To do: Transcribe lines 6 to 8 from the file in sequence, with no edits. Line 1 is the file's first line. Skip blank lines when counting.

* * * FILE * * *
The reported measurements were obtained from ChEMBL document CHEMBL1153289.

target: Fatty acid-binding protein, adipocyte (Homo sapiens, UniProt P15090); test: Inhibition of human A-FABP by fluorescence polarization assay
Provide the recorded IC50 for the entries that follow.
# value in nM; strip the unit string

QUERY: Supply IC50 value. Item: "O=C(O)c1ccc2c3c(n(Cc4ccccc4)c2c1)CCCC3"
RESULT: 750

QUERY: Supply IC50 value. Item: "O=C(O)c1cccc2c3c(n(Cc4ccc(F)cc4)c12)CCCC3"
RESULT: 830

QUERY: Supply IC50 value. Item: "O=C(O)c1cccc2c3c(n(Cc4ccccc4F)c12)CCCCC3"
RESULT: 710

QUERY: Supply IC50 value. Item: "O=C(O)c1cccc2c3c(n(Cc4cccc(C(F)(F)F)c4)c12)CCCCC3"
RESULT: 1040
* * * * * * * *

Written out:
RESULT: 750

QUERY: Supply IC50 value. Item: "O=C(O)c1cccc2c3c(n(Cc4ccc(F)cc4)c12)CCCC3"
RESULT: 830